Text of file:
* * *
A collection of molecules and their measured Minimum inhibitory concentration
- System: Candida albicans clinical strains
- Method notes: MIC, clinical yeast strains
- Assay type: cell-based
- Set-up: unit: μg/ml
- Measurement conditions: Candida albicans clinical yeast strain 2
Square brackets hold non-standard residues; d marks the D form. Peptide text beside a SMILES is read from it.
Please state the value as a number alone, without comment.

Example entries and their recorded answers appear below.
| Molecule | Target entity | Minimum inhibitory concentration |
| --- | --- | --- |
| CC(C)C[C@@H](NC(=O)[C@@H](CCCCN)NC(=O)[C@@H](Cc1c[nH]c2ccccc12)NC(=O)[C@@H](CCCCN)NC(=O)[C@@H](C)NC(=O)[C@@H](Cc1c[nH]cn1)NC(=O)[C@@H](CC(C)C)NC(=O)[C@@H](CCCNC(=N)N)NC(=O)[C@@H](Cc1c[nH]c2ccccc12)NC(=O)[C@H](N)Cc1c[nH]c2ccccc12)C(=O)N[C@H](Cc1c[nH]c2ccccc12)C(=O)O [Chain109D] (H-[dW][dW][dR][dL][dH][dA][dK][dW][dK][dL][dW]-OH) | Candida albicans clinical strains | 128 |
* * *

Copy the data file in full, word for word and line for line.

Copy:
A collection of molecules and their measured Minimum inhibitory concentration
- System: Candida albicans clinical strains
- Method notes: MIC, clinical yeast strains
- Assay type: cell-based
- Set-up: unit: μg/ml
- Measurement conditions: Candida albicans clinical yeast strain 2
Square brackets hold non-standard residues; d marks the D form. Peptide text beside a SMILES is read from it.
Please state the value as a number alone, without comment.

Example entries and their recorded answers appear below.
| Molecule | Target entity | Minimum inhibitory concentration |
| --- | --- | --- |
| CC(C)C[C@@H](NC(=O)[C@@H](CCCCN)NC(=O)[C@@H](Cc1c[nH]c2ccccc12)NC(=O)[C@@H](CCCCN)NC(=O)[C@@H](C)NC(=O)[C@@H](Cc1c[nH]cn1)NC(=O)[C@@H](CC(C)C)NC(=O)[C@@H](CCCNC(=N)N)NC(=O)[C@@H](Cc1c[nH]c2ccccc12)NC(=O)[C@H](N)Cc1c[nH]c2ccccc12)C(=O)N[C@H](Cc1c[nH]c2ccccc12)C(=O)O [Chain109D] (H-[dW][dW][dR][dL][dH][dA][dK][dW][dK][dL][dW]-OH) | Candida albicans clinical strains | 128 |